United States - Employee Benefits & Compensation (2024)

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3 May 2024

KR Kane Russell Coleman Logan

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On April 23, 2024, following on its proposal from last year, the Federal Trade Commission ("FTC") issued a Final Rule implementing a comprehensive...

United States Employment and HR

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On April 23, 2024, following on its proposal from last year, theFederal Trade Commission ("FTC") issued a Final Rule implementing a comprehensive ban onnon-compete agreements with workers finding that non-competes arean unfair method of competition under the Unfair or Deceptive Actsor Practices Section of the FTC Act.

Given the scope of the FTC's Rule, there are substantialconcerns that the FTC has exceeded its legal authority, butcompanies would be well advised to take stock of their agreementswith employees that contain non-competition clauses as well asother restrictions that may be implicated by the Rule (such asnon-disclosure or non-solicitation provisions).

What agreements are covered by the Rule?

The FTC's Rule applies to any agreement with a workercontaining a non-compete clause.The Final Rule defines a"non-compete clause" as a "term or condition ofemployment that prohibits a worker from, penalizes a worker for, orfunctions to prevent a worker from:"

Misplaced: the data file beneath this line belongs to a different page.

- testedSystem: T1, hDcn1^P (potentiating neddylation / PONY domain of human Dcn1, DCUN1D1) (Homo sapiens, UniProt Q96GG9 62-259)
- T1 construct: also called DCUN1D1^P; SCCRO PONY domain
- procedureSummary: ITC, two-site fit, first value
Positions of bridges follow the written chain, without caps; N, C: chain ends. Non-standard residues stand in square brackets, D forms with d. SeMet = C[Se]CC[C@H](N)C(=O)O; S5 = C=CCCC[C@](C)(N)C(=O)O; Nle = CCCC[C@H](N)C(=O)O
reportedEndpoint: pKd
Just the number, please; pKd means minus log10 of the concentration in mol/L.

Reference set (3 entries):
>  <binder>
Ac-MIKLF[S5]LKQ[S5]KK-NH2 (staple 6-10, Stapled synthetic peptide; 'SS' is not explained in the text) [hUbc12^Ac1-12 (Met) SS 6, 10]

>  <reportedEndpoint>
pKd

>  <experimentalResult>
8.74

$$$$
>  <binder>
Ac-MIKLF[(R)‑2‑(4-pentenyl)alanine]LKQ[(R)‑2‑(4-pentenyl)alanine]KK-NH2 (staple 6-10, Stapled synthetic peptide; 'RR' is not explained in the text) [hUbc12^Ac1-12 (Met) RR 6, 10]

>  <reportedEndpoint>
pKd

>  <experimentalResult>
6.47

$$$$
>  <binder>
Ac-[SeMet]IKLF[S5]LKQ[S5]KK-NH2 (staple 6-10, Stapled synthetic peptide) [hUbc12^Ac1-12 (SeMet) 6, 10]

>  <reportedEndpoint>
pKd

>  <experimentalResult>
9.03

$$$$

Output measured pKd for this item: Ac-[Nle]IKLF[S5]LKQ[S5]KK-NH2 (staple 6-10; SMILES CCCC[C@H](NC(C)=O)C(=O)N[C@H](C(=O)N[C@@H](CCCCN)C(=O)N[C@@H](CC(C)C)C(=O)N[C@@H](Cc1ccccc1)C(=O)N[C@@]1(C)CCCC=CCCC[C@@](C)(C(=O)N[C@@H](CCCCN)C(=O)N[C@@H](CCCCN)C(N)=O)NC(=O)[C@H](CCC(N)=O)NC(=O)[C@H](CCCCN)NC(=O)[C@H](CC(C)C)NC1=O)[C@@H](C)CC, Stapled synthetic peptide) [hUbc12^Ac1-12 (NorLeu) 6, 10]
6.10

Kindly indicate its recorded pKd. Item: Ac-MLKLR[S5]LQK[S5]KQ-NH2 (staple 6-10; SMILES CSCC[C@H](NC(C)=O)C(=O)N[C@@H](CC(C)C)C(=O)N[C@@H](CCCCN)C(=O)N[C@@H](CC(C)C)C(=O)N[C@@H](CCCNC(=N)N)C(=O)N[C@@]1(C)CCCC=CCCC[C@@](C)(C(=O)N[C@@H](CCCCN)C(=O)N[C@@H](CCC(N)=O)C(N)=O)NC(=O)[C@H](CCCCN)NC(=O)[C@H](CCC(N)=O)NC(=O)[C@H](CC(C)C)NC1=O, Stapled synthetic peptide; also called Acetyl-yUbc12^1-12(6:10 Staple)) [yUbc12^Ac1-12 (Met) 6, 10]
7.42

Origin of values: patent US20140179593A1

1. seeking or accepting work in the United States with a differentperson where such work would begin after the conclusion of theemployment that includes the term or condition; or
  2. operating a business in the United States after the conclusionof the employment that includes the term or condition.

"Employment" is defined as "work for aperson." A "person" means any natural person,partnership, corporation, association, or other legal entity withinthe FTC's jurisdiction, including any person acting under coloror authority of state law. This broad language includes a workerwho provides services as an "employee, independent contractor,extern, intern, volunteer, apprentice, or sole proprietor andfurther includes a person who works for a franchisee orfranchisor." However, the definition of "worker"does not include a franchisee in the context of afranchisee-franchisor relationship.

Does the Rule apply to other agreements with employees,such as non-disclosure, non-solicitation, or retention bonusagreements?

Possibly. The FTC's responses in the Final Rule to publiccomments on the original proposal shed light on how it willinterpret the Rule's coverage. Where a non-disclosure orconfidentiality agreement is narrowly tailored to confidentialinformation of the business, the Rule will likely not affect thoseagreements. Conversely, where an agreement restricts the use ofinformation (i) derived from the worker's general training,knowledge, or experience gained on the job or otherwise or (ii)that is readily ascertainable by other companies or the generalpublic, it may amount to a non-compete under the Rule.